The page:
A cylinder seal is a small round cylinder, typically about one inch in length, engraved with written characters or figurative scenes or both, used in ancient times to roll an impression onto a two-dimensional surface, generally wet clay.
Deep-sky object (abbreviated as DSO) is a term designating any astronomical object that is not an individual star or Solar System object (such as Sun, Moon, planet, comet, etc.). The classification is used for the most part by amateur astronomers to denote visually observed faint naked eye and telescopic objects such as star clusters, nebulae and galaxies.
Delphinus (Eng. U.S.) Eng.
Delta Aquarii (δ Aquarii, abbreviated Delta Aqr, δ Aqr), also named Skat, is the third-brightest star in the constellation of Aquarius.
Deucalion (Δευκαλίων) was the son of Prometheus; ancient sources name his mother as Clymene, Hesione, or Pronoia.
In observational astronomy, a double star or visual double is a pair of stars that appear close to each other in the sky as seen from Earth when viewed through an optical telescope.
Enki (Sumerian: dEN.KI(G)) is the Sumerian god of water, knowledge (gestú), mischief, crafts (gašam), and creation (nudimmud).
In Greek mythology, Eos (Ionic and Homeric Greek Ἠώς Ēōs, Attic Ἕως Éōs, "dawn", or; Aeolic Αὔως Aúōs, Doric Ἀώς Āṓs) is a Titaness and the goddess of the dawn, who rose each morning from her home at the edge of the Oceanus.
Epsilon Aquarii (ε Aquarii, abbreviated Epsilon Aqr, ε Aqr), also named Albali, is a star in the equatorial zodiac constellation of Aquarius.
Equuleus is a constellation.
Eridanus is a constellation in the southern hemisphere.
An error (from the Latin error, meaning "wandering") is an action which is inaccurate or incorrect.
The Eta Aquariids are a meteor shower associated with Comet 1P/Halley.
An exoplanet or extrasolar planet is a planet outside our solar system.
EZ Aquarii is a triple star system approximately from the Sun in the constellation Aquarius.
Fish are gill-bearing aquatic craniate animals that lack limbs with digits.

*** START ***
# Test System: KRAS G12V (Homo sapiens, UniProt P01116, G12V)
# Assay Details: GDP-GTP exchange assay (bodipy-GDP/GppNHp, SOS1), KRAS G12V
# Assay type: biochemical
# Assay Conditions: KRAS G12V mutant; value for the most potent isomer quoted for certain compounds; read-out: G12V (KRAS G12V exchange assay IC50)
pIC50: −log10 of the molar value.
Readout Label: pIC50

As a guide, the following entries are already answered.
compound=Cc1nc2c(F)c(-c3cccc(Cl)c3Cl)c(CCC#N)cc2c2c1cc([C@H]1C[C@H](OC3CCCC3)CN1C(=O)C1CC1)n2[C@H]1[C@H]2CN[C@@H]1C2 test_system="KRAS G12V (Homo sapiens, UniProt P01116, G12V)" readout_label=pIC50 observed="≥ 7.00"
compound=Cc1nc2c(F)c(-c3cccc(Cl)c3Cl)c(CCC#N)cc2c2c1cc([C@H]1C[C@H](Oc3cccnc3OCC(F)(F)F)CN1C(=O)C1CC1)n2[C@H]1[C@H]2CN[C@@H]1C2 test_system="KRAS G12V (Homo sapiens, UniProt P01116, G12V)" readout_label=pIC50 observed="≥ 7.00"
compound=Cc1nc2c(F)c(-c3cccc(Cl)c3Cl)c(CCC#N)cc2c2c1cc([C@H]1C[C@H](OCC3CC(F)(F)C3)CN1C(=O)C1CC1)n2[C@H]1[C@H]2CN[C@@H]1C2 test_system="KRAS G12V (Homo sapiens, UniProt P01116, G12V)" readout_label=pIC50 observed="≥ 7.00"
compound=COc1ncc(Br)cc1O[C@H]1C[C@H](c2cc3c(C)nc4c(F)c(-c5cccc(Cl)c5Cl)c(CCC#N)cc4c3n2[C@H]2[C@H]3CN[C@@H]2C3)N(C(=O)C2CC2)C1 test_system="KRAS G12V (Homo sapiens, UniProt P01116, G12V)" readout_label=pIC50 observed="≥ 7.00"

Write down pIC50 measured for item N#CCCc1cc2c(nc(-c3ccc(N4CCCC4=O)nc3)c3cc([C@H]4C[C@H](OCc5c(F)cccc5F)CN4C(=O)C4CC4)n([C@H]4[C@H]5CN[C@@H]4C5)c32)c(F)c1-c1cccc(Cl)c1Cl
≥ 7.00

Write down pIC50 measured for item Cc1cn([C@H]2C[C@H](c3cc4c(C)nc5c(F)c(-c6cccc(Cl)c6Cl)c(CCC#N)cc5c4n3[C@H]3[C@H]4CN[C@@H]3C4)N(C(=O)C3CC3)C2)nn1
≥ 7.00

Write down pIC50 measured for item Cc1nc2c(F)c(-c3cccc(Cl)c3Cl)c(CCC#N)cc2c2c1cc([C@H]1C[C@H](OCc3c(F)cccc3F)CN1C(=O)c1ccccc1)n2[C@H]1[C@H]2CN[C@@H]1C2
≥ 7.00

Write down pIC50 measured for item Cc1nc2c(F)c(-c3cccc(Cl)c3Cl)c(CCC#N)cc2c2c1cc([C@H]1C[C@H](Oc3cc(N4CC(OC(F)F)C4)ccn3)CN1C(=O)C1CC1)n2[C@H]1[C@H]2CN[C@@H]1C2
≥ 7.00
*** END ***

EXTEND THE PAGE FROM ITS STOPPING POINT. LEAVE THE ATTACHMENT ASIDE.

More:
The flooding of the Nile has been an important natural cycle in Egypt since ancient times.
Fomalhaut, also designated Alpha Piscis Austrini (α Piscis Austrini, abbreviated Alpha PsA, α PsA) is the brightest star in the constellation of Piscis Austrinus and one of the brightest stars in the sky.
Galaxy morphological classification is a system used by astronomers to divide galaxies into groups based on their visual appearance.
Gamma Aquarii (γ Aquarii, abbreviated Gamma Aqr, γ Aqr) is a binary star in the constellation of Aquarius.
In Greek mythology, Ganymede or Ganymedes (Greek: Γανυμήδης, Ganymēdēs) is a divine hero whose homeland was Troy.
A giant star is a star with substantially larger radius and luminosity than a main-sequence (or dwarf) star of the same surface temperature.
Gliese 849 b is an extrasolar planet approximately 29 light years away in the constellation of Aquarius.
Gliese 876 is a red dwarf approximately 15 light-years away from Earth in the constellation of Aquarius.
Greek mythology is the body of myths and teachings that belong to the ancient Greeks, concerning their gods and heroes, the nature of the world, and the origins and significance of their own cult and ritual practices.
Halley's Comet or Comet Halley, officially designated 1P/Halley, is a short-period comet visible from Earth every 74–79 years.
A handmaiden, handmaid or maidservant is a personal maid or female servant.
HD 206610 b is an extrasolar planet orbiting the K-type star HD 206610 approximately 633 light years away in the constellation Aquarius.
HD 210277 is a 7th magnitude star in the constellation of Aquarius.
HD 210277 b is an extrasolar planet orbiting the star HD 210277.
HD 212771 b is an extrasolar planet orbiting the G-type star HD 212771 approximately 364 light years away in the constellation Aquarius.
HD 215152 is the Henry Draper Catalogue designation for a star in the zodiac constellation of Aquarius.
The Helix Nebula, also known as The Helix, NGC 7293, is a large planetary nebula (PN) located in the constellation Aquarius.
Jyotisha (or Jyotishyam from Sanskrit, from "light, heavenly body") is the traditional Hindu system of astrology, also known as Hindu astrology, Nepalese Shastra, Indian astrology, and more recently Vedic astrology.
Jupiter mass, also called Jovian mass is the unit of mass equal to the total mass of the planet Jupiter.
Jupiter radius or Jovian radius is the distance equal to the radius of planet Jupiter.
Lambda Aquarii (λ Aqr, λ Aquarii), also known as Hydor is the Bayer designation for a star in the equatorial constellation of Aquarius.
Latin (Latin: lingua latīna) is a classical language belonging to the Italic branch of the Indo-European languages.